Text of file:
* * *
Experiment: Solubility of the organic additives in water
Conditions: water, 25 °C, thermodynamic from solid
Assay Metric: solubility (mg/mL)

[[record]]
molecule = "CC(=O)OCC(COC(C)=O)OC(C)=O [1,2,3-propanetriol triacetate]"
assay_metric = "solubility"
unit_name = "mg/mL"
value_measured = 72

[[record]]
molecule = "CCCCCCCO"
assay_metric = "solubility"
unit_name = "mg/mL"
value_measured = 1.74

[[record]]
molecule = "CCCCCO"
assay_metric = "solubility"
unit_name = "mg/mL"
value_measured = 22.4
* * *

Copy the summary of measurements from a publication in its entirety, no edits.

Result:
Experiment: Solubility of the organic additives in water
Conditions: water, 25 °C, thermodynamic from solid
Assay Metric: solubility (mg/mL)

[[record]]
molecule = "CC(=O)OCC(COC(C)=O)OC(C)=O [1,2,3-propanetriol triacetate]"
assay_metric = "solubility"
unit_name = "mg/mL"
value_measured = 72

[[record]]
molecule = "CCCCCCCO"
assay_metric = "solubility"
unit_name = "mg/mL"
value_measured = 1.74

[[record]]
molecule = "CCCCCO"
assay_metric = "solubility"
unit_name = "mg/mL"
value_measured = 22.4